Spinal Decompression Surgery Recovery Time

By  //  October 30, 2020

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Few things in this life are truly trying on one’s patience. One of these things is surgery. Surgery, no matter how minor or major, immediately makes one painfully aware of the pace at which the human body heals. Most of our injuries happen when we’re either really young or much older.

When we’re young, we may as well have been a superhero. Once we push 30, we feel a bit more worn. It’s a trope that’s been used time and time again because it’s true. Older people need more time. 

But what exactly does this entail? What are the details surrounding recovery from surgery? What about something as major as spinal decompression? How long does that take?

Here we’ll look into the various factors and contributions to spinal decompression recovery. While you’re reading this, remember that no two people are alike. These are, for all intents and purposes, as close to a generalization as we can get.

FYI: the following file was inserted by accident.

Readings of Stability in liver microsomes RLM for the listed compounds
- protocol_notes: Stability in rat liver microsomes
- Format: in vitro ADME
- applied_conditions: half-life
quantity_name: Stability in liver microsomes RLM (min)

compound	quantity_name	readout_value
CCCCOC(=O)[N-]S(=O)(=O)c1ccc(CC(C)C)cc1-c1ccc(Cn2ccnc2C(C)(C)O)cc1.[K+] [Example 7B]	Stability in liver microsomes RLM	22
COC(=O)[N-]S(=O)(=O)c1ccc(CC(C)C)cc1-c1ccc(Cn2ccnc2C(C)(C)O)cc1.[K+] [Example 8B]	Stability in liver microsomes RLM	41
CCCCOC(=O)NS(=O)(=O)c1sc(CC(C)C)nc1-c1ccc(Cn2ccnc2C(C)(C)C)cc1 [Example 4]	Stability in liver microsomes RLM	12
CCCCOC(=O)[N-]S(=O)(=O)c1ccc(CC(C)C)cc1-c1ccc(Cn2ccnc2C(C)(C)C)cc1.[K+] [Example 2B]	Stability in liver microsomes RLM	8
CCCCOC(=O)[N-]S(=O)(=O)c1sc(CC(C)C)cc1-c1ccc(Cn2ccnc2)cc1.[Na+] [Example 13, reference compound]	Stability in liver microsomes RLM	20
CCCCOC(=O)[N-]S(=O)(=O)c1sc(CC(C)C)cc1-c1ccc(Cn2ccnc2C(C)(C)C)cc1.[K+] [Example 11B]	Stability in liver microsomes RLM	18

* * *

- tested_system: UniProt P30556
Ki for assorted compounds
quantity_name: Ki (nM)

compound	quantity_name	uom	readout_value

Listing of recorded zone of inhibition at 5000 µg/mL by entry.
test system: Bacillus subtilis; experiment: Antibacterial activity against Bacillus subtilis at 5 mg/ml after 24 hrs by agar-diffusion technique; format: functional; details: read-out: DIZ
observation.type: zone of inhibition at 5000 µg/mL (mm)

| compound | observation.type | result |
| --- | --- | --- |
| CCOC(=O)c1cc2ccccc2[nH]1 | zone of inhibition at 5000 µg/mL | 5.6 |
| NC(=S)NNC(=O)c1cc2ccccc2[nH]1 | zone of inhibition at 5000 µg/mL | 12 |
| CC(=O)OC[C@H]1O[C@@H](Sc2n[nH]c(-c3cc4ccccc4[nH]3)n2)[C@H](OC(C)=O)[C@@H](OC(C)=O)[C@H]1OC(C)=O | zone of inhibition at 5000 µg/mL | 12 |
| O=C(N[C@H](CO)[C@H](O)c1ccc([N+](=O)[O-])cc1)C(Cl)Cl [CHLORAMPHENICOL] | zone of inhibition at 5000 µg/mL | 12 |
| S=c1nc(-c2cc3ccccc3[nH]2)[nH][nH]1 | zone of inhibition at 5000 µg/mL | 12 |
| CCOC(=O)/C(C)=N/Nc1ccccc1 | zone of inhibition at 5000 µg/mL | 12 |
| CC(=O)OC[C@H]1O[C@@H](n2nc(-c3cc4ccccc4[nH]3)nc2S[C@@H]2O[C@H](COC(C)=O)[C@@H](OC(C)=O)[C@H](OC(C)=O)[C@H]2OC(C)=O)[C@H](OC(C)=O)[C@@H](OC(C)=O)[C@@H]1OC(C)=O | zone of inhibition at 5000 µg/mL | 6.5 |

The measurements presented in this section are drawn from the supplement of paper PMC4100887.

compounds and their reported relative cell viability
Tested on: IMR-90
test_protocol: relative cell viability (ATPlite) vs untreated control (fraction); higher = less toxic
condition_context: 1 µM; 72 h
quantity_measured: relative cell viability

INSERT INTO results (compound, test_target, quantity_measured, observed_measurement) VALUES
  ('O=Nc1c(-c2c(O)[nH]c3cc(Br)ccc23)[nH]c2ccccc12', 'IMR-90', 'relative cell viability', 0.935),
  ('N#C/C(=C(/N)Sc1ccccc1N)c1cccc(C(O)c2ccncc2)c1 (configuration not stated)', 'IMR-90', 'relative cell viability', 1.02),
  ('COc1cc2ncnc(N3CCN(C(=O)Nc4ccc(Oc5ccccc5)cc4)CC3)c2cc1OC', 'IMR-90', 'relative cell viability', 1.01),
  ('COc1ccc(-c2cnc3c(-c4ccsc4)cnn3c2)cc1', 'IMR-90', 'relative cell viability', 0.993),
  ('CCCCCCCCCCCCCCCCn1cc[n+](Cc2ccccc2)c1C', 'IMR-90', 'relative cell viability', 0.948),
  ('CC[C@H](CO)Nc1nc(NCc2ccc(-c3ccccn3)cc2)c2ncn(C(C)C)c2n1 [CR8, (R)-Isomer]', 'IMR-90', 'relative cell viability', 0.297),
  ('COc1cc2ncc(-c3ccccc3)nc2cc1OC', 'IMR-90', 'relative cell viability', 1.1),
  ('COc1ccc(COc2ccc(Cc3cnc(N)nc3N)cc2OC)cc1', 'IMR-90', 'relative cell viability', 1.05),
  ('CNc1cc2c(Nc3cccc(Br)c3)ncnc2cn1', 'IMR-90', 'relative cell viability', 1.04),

What is Being Compressed? 

First off, we have to go into what exactly we’re decompressing. According to the top spine surgeon Sydney has to offer, the spinal cord is what’s being compressed. See, the spinal cord goes from the brain stem in the back of your head down to your lower back in this tunnel made up of hollow areas called “vertebral foramen.”

If you’ve seen a picture of the spine, it’s directly behind those thick, boney, short-cylinder vertebral bodies. In between those vertebral bodies are thick, gel-filled hockey pucks called “intervertebral discs.”

If it weren’t for those discs, every step you took would be a shock wave going up a solid spine, echoing in your skull. When you put excessive pressure on the spine, or move violently, or get into an accident, the gel center of those discs can rupture. Most of the time it ruptures, it goes back towards the spinal cord or one of the spinal nerves that protrude from either side. That’s what’s being compressed. That’s why. 

Decompression Surgery Types